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The Setting Sun: A Memoir of Empire and Family Secrets

A moving literary memoir about a son's quest for the truth behind his father's colonial past
When a letter from an Indian historian arrives out of the blue and informs leading academic Bart Moore-Gilbert that his beloved deceased father, a member of the Indian Police before Independence, took part in the abuse of civilians, his world is shaken as cherished childhood memories are challenged. He sets out in search of the truth—discovering much about the end of empire, the state of India today, and whether his father, as one of the many characters on his quest claims, really was a terrorist.

Crisscrossing western India, and following leads from bustling Mumbai to remote rural locations, Moore-Gilbert pieces together the truth, discovering that the story of his father's life links today's politics with the past's, colonial India with its modern incarnation, terrorism across the ages, and father with son. The Setting Sun is at once an extraordinary meditative voyage across India, a story of the dying days of an empire, and a gripping family history.

Reviews

  • “Touching and evocative and depicting India’s turbulent past and present, this is an enthralling son-and-father memoir.”
  • “Snatches of memoir, travelogue and history add intrigue to this son's search for his father's colonial past.”

Blog

  • Reconceptualizing Family History

    "Frustrated by the fact that most texts on women treated 'the man's world' as the given and then simply asked where and how women fitted in," Stephanie Coontz writes, "I decided to undertake a survey of American gender roles: that was the starting point of the present book" — The Social Origins of Private Life: A History of American Families 1600–1900, published by Verso in 1988.


    Unidentified African American soldier in Union uniform with wife and two daughters, c. 1863-65. via Wikimedia Commons.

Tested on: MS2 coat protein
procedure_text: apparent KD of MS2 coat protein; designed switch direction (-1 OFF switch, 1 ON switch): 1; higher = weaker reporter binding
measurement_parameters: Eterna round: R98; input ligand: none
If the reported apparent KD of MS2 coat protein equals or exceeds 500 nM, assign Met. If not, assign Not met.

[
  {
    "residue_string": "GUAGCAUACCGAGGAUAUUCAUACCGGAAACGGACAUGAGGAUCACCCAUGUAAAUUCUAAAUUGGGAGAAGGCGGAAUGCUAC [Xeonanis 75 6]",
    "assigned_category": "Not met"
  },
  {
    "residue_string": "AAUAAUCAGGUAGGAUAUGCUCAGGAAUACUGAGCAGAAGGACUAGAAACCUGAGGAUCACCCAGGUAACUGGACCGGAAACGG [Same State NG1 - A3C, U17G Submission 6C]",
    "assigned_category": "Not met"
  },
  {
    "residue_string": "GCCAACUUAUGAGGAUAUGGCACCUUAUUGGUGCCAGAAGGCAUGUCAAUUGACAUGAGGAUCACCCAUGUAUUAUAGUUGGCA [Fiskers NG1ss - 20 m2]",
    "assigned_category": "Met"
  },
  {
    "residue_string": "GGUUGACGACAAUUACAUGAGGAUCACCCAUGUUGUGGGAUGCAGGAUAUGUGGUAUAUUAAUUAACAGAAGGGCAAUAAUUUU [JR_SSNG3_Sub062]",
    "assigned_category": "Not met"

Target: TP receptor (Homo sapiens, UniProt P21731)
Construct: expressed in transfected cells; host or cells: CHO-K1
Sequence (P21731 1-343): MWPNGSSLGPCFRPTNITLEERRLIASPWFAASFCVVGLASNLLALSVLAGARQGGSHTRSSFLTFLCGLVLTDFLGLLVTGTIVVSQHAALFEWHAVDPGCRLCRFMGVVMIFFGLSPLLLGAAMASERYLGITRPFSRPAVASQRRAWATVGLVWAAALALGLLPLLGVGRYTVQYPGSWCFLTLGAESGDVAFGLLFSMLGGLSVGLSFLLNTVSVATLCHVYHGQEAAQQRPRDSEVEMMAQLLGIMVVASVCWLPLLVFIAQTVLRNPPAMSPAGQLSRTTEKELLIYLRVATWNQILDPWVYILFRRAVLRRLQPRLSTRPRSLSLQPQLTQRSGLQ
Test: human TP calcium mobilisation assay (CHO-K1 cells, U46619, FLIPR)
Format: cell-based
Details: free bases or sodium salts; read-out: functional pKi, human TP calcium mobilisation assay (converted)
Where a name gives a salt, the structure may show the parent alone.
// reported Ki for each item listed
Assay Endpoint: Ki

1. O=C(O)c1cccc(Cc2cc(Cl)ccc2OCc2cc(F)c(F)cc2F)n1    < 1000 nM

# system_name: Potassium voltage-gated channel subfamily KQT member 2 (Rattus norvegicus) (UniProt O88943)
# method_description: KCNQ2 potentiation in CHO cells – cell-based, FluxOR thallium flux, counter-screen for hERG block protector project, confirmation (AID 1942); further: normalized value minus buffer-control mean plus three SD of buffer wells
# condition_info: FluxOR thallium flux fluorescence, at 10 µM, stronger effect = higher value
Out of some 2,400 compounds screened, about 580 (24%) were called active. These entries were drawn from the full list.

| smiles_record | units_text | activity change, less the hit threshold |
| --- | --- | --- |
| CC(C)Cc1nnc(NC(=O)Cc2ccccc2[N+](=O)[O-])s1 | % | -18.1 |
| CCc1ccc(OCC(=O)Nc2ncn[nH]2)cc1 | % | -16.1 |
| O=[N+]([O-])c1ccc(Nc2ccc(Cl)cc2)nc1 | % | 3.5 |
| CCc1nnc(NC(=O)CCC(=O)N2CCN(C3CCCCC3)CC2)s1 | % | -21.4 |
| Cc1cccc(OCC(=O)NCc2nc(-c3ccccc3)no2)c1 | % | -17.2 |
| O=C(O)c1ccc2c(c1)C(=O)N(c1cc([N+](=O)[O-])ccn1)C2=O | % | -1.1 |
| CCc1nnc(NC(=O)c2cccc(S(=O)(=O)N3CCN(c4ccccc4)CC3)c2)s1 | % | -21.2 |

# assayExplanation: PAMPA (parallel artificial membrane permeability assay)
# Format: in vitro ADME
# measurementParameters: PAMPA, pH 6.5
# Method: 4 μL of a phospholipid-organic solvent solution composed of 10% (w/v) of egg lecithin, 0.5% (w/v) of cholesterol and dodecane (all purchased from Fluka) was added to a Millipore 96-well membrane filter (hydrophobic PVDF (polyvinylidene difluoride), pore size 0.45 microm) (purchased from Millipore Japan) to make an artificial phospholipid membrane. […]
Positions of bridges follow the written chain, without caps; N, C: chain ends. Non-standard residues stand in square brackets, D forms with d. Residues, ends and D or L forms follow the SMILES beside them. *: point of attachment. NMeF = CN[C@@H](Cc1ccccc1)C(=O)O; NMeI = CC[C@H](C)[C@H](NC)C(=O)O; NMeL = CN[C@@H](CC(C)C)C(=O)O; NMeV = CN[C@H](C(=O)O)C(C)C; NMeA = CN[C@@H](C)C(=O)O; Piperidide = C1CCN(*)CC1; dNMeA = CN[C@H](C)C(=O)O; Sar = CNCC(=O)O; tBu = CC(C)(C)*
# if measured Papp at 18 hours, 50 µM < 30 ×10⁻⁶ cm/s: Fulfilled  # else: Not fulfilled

As the focus of her research shifted from "woman's private sphere" to the family as a larger arena in which the public and private intersect, Coontz became more attentive to the diversity of household arrangements across time and space. "Stimulated by the burgeoning research into family history," she writes, "I began to look at the family as a culture's way of coordinating personal reproduction with social reproduction — as the socially sanctioned place where male and female reproductive activities condition and are conditioned by the other activities into which human beings enter as they perpetuate a particular kind of society, or try to construct a new one." 

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  • Reconceptualizing Family History (Part II)

    Continued from part I.


    Detail from Francis William Edmonds' The New Bonnet (1858).

    The Limits of Structural and Demographic Analysis

    Although it is important to compare demographic trends and household structures and seek their economic correlates, such procedures yield only limited information about the history of families. Olga Linares points out: “Qualitative changes in the meaning of interpersonal obligations may be as important in distinguishing among household types as more easily measured changes in size and form.” Indeed, as Barrington Moore Jr has commented, tabulating structural differences “necessarily involves ignoring all differences except the one being measured.” Changes in social relations and patterns are not “reducible to any quantitative differences; they are incommensurable. Yet it is precisely such differences that matter most to human beings.”47

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  • Bart Moore-Gilbert: 1952-2015

    It is with great sadness that we heard the news of the death of Bart Moore-Gilbert on December 2nd, 2015. He died, aged 63 years old, at Trinity Hospice, Clapham Common, after a year’s struggle with kidney cancer. He died only a few days after the birth of his second child, Luke, and is survived by his wife, Anna and daughter, Maddy.

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Other books by Bart Moore-Gilbert